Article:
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ORIGINAL FRENCH ARTICLE: Requiem pour les républicains espagnols

by By C.Ce.

Requiem for Spanish Republicans: Review of “Les Fosses du franquisme”

Translated by Carol Gullidge

Translated Tuesday 28 March 2006, by Carol Gullidge

The price to be paid for the transition to democracy after Franco’s death was an official amnesia regarding the crimes of the Franco regime - an eradication of both the republican opposition and the memory of the victims - and silence on the part of those defeated in the civil war. This book by Emilio Silva and Santiago Macías breaks the silence and reawakens the memory.

Requiem for Spanish republicans: a review of “Les Fosses du franquisme” [“Franco’s Graves”], a book that breaks the silence surrounding the repression.
By Emilio Silva and Santiago Macías, translated from “Las fosas de Franco”, by Patrick Pépin-Levy (Éditions Calmann. 2006, 310 pages, 20.90 euros)}}

This is first and foremost a family story: the search for a grandfather assassinated by Franco’s men in October 1936 and whose body has been buried somewhere - nobody knows where - in the region of El Bierzo, in north-west Spain. In the year 2000, Emilio Silva discovers the location. “At that moment, I thought back to my grandmother. She had died two years earlier, silent, hardly uttering a word, as though struck dumb by a fear that had never left her since that night when her husband had handed over his ring and his watch to one of his six children...”

The story of the grandson of a republican killed at the very start of the Civil War plunges us into the tragic fate of some 30,000 other gunned-down republicans who still haunt common graves: a repression covered up by the Franco dictatorship. Condemned to bear the burden of shame, the families of the “vanquished” are immured into silence by the “victors’” camp. The eyes of the few witnesses to the summary executions will remain forever closed. The return to democracy will open up a small breach in this wall of silence. But not for long.

Patrick Pépin produced “Histoires intimes de la guerre d’Espagne” [“Personal stories from the Spanish Civil War”] - a series of twenty-five radio programmes on the subject for "France Culture" in 2004. In a robust preface, he tells us that this book by Emilio Silva and Santiago Macías is “a document that is indispensable to understanding reverberations in Spanish society today, and for a more informed reading of what was the Spanish civil war”. The conditions peculiar to the Spanish transition, he stresses, explain “...this delay in getting down to the rehabilitation of the republicans, and in recognising Catholic-nationalist crimes”.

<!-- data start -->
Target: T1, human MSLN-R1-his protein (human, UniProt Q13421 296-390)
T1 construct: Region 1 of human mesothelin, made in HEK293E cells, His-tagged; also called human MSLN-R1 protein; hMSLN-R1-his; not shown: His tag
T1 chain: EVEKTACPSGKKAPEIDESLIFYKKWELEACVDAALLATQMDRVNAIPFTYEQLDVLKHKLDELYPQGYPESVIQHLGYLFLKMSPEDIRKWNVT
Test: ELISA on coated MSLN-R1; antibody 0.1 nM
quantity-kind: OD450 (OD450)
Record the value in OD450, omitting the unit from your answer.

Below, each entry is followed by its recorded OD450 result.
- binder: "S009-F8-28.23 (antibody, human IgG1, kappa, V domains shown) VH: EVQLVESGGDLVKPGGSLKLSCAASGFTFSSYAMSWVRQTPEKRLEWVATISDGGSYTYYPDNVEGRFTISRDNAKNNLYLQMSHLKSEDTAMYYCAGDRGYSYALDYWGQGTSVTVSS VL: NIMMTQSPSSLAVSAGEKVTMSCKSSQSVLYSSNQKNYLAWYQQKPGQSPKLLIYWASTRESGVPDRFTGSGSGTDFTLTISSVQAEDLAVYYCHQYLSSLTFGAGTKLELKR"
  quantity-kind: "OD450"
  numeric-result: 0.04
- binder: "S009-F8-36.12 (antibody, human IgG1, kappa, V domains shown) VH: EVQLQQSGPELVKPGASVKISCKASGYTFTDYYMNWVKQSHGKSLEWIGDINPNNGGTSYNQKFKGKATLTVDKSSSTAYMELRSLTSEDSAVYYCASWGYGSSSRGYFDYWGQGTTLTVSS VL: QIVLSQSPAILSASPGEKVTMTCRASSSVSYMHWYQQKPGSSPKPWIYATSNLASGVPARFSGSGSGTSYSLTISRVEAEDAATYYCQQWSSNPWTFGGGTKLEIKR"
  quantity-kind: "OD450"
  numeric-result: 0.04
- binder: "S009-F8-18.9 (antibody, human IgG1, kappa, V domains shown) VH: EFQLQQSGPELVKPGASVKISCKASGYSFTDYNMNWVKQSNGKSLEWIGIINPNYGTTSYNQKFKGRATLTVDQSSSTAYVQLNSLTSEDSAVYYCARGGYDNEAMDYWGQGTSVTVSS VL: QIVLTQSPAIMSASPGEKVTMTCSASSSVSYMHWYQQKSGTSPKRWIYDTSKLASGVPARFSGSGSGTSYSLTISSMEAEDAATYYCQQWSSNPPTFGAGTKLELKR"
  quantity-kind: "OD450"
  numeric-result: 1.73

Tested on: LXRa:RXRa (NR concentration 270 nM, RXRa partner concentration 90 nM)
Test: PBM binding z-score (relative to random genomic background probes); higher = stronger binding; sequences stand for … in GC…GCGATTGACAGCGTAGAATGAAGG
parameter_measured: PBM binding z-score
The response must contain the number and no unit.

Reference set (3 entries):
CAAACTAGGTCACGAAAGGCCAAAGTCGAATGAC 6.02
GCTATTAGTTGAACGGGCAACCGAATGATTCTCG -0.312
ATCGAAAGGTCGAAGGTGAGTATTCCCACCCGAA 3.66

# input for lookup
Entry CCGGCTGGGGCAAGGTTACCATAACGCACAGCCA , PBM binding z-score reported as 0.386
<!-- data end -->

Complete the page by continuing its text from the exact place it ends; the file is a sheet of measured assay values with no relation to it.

Even today, this work has yet to materialise. The victims of Franco’s repression, perhaps 200,000 of them, still wander on roads, in fields, or around cemeteries. In the name of national reconciliation, which rings tragically hollow for the victims and their descendants, successive authorities have carefully avoided facing up to this past. “There’s still a silence, an official amnesia, which are just another way of piling on the punishment for all the victims”, reckons Santiago Macías who, in the second part of the book, offers a platform for the “disappeared” through the evidence of their close relatives. For, he explains, “That is probably one of the worst consequences of Franco’s dictatorship - the fact that this can still go on, beneath the surface, in a consolidated democracy”.

The Spanish civil war is over. Franco is dead. But we’re still waiting for an unambiguous condemnation of the crimes of Franco’s regime, and reparation for the victims. The time has come for the Spanish authorities to tackle this task of remembering, essential in any democracy. That is what Silva and Macías strongly recommend in this moving, serious, and compelling book.

[Translator’s notes]

Further information on Emilio Silva’s search for his grandfather’s grave can be found on pages 5, 6, and 22 of
http://www.alba-valb.org/volpdf/v24n3_september2002.pdf and on http://recuerdo.macreablog.com/rub1598/

Published in l’Humanité on 7 March 2006

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